ING DIRECT offers an automated investment service called ShareBuilder. It mimics the way Direct Purchase and Dividend Reinvestment Plans (DRIPs) work, by allowing you to invest fixed amounts of money, with a price of $4 per share. With ShareBuilder, you don’t actually purchase individual shares of stock like you would with a traditional investment plan. Instead, because you buy shares based on the amount of money you want to invest, you often wind up with fractions of shares.
DRIPs work in a similar fashion: you invest a set amount of money in a particular stock. You buy as much stock as you can get with your funds, down to fractions of a share. With some high-priced stocks, you may not even buy full shares — just a fraction here or there. DRIPs do have some drawbacks, however: most have setup fees or requirements that can make it difficult to get involved in the program and expensive to continue in it. But the real benefit is that the cost of shares average out, if you purchase through a DRIP on a regular basis. Perhaps you invest $50 each month in a DRIP. The first month, your stock’s price might be $100, so you’ll get 1/2 of a share. The second month, the price drops to $50, so you purchase a full share. And, in the third month, it shoots up to $150. That means your price per share would average out to $100. While it isn’t the great price you might have gotten if you had invested all of your $150 during the second month, it also isn’t the much higher price you saw during the third month. Instead, you’re paying an average amount — and significantly reducing your risk by spreading out purchases over time.
ShareBuilder’s $4 per trade rate can be significantly cheaper than a traditional DRIP, but that depends on how you go about your investments. If you want to do true dollar-cost averaging — investing the same amount of money on a regular basis, no matter the cost of a share, in order to get a lower average cost for shares — ShareBuilder may not be ideal. The ideal approach to dollar-cost averaging would be to buy some shares every week, but that means that, over a full year, you’ll pay $208 for the privilege. If you’re only investing $25 per week, that fee is 16% of your investment.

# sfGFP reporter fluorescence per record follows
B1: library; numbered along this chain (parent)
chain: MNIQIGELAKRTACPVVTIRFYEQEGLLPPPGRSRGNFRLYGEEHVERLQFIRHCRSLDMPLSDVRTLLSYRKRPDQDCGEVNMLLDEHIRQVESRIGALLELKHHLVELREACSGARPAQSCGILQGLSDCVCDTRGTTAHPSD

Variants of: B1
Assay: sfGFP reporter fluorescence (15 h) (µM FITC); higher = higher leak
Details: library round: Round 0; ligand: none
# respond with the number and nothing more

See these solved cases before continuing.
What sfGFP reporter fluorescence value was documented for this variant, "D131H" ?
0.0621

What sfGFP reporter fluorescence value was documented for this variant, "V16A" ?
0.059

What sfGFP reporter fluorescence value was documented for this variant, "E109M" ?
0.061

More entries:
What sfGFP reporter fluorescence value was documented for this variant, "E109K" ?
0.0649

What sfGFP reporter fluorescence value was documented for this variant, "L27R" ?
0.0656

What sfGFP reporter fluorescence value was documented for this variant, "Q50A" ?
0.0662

Instead, there are other approaches that work better with ShareBuilder — although they may not have quite the ideal return. Rather than investing your money every week, you can set up your account to only invest when it hits a certain threshold, like $300. You’ll save on those fees, which can be quite ideal. You don’t get the dollar-cost averaging, but you still get a better deal on an automatic investment plan than you’ll find most places.
It’s also worth noting that shares you purchase through ShareBuilder are not actually in your name — you aren’t a registered shareholder. Instead, shares remain in ShareBuilder’s name, in order to keep trading costs down. It’s a tradeoff for having access to low-cost trading. If having stocks in your name is an issue for you, you can get a certificate from ShareBuilder for $75.
If you don’t want an automatic plan, though, ShareBuilder is definitely not the right choice for you. If you plan on actively trading stock, rather than setting up reoccurring purchases, ShareBuilder will hit you with a $9.95 fee for each trade — more than double the fees for its automated trades. There are plenty of other online trading options that offer you far lower prices for active trading.
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- What Are Dividend Reinvestment Plans(DRPs)?” (Motley Fool)